I would love to join your organization and I am very happy that you provide public outreach and education. That is important work. I will not however participate in an organization that does not follow basic USEF guidelines especially when it comes to an issue of animal welfare.

Thank you again, and I hope you consider my thoughts,

Which in turn earned me this--


Your comments are noted and although this was not a competition, we will consider your request.

Respectfully Yours,


So what do you guys think? Am I fighting wind mills here? To me riding a 2 year old horse is just as bad as riding an unsound horse almost. I am not normally so righteous but I really felt that this little filly needed a voice. Watching her whinny and fret through the entire clinic did not help either. She was so small and obviously over faced. I really do hope that they are considering my request but I fear the worst.

Any of you guys gotten the righteous bug? What did it? Were you pleased with the result?

Sunday, April 18, 2010

Pony Rehab

Bodhi is doing well in his rehab. We have progressed to some trot work along with the walk and he is doing better with several things like releasing tension at the poll than he was prior to the injury. He has had a bunch of energy (for him) and has offered up the canter during ground work (which he NEVER does) and he has been correct on his leads in both directions. We have also had a few bad days because he is a bit fresh and easy to distract and I fear I expect too much of him. He is such a great little worker I get so flummoxed when he has an off day. I need to relax!

The long suffering husband took some pictures yesterday of our ground work and riding. He had a really hard time capturing the right moment for the leg lift work but he took a really cute video.

I chose to use my leg lifting as a cue for his leg lifting because I was hoping to use my own body language for more ground work. If I can get him to cue into my legs I could work on extending and collection etc etc. Besides it's cute. Watch out Rockettes!

Here are some photos of liberty lunging. My dressage whip is also a target stick and lunge whip. Multi-purpose tool! We are working in a fairly large pasture now I would say it is maybe an acre maybe not quite. I am working on getting him to mirror my gate. When I extend he extends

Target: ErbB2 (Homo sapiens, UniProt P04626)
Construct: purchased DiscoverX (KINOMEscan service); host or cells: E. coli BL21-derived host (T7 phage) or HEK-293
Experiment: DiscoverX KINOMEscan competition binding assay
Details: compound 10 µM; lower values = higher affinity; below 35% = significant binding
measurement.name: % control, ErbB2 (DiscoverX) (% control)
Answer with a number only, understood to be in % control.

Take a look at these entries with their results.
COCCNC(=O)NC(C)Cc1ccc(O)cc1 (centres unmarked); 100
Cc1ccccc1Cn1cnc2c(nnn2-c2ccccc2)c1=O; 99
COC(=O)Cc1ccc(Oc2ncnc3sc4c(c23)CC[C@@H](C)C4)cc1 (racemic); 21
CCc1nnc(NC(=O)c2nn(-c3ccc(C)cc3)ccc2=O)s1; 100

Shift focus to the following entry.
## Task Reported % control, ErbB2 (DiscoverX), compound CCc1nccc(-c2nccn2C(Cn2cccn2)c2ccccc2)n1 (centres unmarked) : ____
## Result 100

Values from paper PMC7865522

warm up!

Good stretch Bodhi!

Playing the "matching" game!

His trace clip is almost gone!
As for the riding...
My equitation is horrible! I picked the not so painful looking ones so you guys could keep your breakfast. This is why riding without lessons is bad. The last lesson I had my instructor told me I was too far forward. I have obviously took a swing in the opposite direction. Now I am WAY too far back. Something to work on. Also my ankles are always crazy and pointing out like a duck. It is a conformation fault I have. Any one else have this issue? It is infuriating!

Thursday, April 15, 2010

Oh Canada!

Well we had a great trip to Winnipeg. I think I am really going to like living there (minus the snow of course) We found a place to live and board Bodhi. Actually the places are one in the same. There is a guest house at the boarding facility and it just so happens to be going up for rent at a perfect time!

So I am going to finally have a house. No more apartment living! This could mean a garden (in the summer). Stella will have a yard and Bodhi will be just feet from my doorstep. Here are some photos of our future home for the duration of my graduate degree.

The Barn

The house (this was the only photo that did not have someone's car or something in it for courtesy I thought I should not post them)

Cupcake the pig

Big indoor (sorry for the blur)

Nice outdoor!

I am so excited! I still need to arrange transport for Bodhi.... Any advise?

Thursday, April 1, 2010

Crazy Busy!

I have been so busy getting ready for my trip to Manitoba. I am so excited to tour some barns up there and talk to some folks about boarding. I am also super excited about seeing my future campus for my masters studies of course. I hope everyone has a great week and wish me luck!

Here is a great video from Alexandra Kurland.

It is a good introduction on the Clicker training movement for anyone still confused about what clicker training is all about. It showcases all the uses of clicker training ranging from tricks to manners, to ground work under saddle work and even guide work. Yes pony guide for the blind! That is the perfect example of the power of positive reinforcement. I would like to see the popular horse trainers out there train a successful guide horse.

Oh and I stumbled on the fish version of my wonderful pony today at work!
The Genus Bodianus of course! I guess scientists did not know Bodhi is spelled with a "P"
I forgive them.